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Critical Study of one Chosen Image, Setting It Within Its Cultural Context and Relating to Historical and Contemporary Critical Attitudes It Has Engendered

Autor:   •  April 6, 2011  •  Research Paper  •  3,082 Words (13 Pages)  •  1,004 Views

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Produce a Critical Study of One Chosen Image, Setting it within its Cultural Context and Relating to Historical and Contemporary Critical Attitudes it has Engendered.

In regards to finding an image to critically study, this essay will be investigating key aspects that have contributed towards the making of A Sunday Afternoon on the Island of La Grande Jatte (1884-6) by Georges-Pierre Seurat, which is his second painting that depicts Parisians at leisure. The painting is now housed in the Chicago Art Museum and is one of the most puzzled over images of modern times. Seurat left behind a lack of clarity in the form of diaries or letters explaining further about the relevance of the subject matter. This painting is still recognised today, perhaps due to the unique style that it is painted in but have we as an audience become immune to its relevance and therefore not appreciating the work gone into making it. In order to study this image other aspects will need to be taken into consideration to understand it fully. To be aware of what was happening in this period of time along with why Seurat chose to paint in this method and what people have thought and written about this then and now.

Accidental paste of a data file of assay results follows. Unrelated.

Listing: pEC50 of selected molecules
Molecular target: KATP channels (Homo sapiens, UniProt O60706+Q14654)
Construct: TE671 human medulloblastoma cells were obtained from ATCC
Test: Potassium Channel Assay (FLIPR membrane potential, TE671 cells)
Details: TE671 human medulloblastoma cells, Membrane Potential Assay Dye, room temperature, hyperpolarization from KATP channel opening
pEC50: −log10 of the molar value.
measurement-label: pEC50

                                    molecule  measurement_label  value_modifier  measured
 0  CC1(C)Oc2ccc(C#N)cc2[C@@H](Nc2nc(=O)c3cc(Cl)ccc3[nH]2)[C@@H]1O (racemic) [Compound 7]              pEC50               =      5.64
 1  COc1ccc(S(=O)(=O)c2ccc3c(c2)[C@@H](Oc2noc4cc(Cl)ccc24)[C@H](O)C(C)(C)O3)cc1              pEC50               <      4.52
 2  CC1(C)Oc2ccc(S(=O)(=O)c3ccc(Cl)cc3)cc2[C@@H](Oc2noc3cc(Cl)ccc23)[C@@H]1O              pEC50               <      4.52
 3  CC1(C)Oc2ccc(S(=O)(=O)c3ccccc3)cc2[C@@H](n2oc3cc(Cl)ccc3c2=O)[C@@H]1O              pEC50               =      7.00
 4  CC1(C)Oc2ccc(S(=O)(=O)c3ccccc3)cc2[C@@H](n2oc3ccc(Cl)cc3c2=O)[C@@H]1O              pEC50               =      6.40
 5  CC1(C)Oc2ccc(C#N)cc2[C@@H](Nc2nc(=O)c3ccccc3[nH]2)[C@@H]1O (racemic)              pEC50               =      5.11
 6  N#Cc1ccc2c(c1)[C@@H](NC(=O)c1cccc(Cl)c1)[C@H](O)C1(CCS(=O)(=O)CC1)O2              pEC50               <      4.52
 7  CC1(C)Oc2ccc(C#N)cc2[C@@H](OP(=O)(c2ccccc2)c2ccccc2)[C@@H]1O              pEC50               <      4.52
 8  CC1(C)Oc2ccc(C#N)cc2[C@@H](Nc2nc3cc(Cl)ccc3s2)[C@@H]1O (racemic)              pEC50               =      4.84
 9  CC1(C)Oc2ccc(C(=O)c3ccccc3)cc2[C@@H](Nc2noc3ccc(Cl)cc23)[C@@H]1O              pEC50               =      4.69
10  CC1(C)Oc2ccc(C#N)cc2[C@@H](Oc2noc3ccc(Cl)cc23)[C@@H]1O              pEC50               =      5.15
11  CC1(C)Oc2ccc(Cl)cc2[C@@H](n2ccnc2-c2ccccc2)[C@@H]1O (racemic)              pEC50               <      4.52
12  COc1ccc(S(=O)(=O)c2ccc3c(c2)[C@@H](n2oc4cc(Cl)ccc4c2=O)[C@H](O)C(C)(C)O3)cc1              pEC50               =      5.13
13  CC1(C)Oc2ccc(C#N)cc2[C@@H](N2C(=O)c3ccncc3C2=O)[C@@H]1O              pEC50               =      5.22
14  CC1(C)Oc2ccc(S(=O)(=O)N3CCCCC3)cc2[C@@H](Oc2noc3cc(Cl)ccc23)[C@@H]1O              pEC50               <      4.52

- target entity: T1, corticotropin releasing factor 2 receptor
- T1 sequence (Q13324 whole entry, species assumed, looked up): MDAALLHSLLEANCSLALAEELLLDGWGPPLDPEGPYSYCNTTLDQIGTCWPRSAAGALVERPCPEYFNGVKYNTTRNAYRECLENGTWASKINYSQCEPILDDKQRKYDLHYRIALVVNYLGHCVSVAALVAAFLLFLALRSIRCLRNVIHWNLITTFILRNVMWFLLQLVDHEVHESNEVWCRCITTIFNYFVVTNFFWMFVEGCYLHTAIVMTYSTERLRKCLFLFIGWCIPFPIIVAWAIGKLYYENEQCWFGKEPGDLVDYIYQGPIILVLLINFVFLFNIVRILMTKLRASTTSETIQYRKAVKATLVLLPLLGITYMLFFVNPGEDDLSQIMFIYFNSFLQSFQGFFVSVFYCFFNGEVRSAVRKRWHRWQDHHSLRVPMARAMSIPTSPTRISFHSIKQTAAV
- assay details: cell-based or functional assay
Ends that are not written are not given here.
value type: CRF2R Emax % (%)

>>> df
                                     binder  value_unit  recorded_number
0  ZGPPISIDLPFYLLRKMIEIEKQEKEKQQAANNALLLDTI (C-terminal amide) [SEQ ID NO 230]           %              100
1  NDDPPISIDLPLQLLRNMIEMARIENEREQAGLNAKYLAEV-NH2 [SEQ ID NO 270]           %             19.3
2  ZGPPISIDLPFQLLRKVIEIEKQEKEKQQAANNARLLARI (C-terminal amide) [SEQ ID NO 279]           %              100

Seurat personally used the word Chromoluminarism to describe his style of painting or Divisionism. The use of Pointillism is a little inaccurate as it suggests the use of dots to make the image but the technique that was applied is the division of paint from each other to enhance the luminosity of the colour of the image. Paul Signac who was part of the Neo-Impressionists outlines the difference in this style of painting in his book "Neo-Impressionism: D'Eugène Delacroix au Néo-Impressionnisme" which was printed in 1899. Seurat was aware of the term Neo-Impressionist and felt himself to be the father of this movement to which he wrote but never sent a letter to Maurice Beaubourg regarding this. Neo-Impressionism was coined by the Art Critic Félix Fénéon after he had seen his work in 1886 during the last Impressionist exhibition having given an extensive critique regarding the image along with the subject matter and the execution of the painting. Roger Fry in 1910 dubbed Seurat as being a Post-Impressionist when he exhibited his work at the Grafton galleries in London; the term is not one that the artist was aware of as he had passed away by then. Monet was still alive when Fry organised the exhibition that included Impressionist pieces and known in England. The Post-Impressionists were not and Fry (Fry, Goodwin, 1999:89) believed that the ignorance on this part was due to the fact that it gave a social status to be able to talk in an educated manner about the Renaissance masters. Artists that required knowledge to understand yet the more modern painters depicted images that could immediately move the viewer and connect with them. This use of words was more of a way to establish time as in he and the others that are grouped

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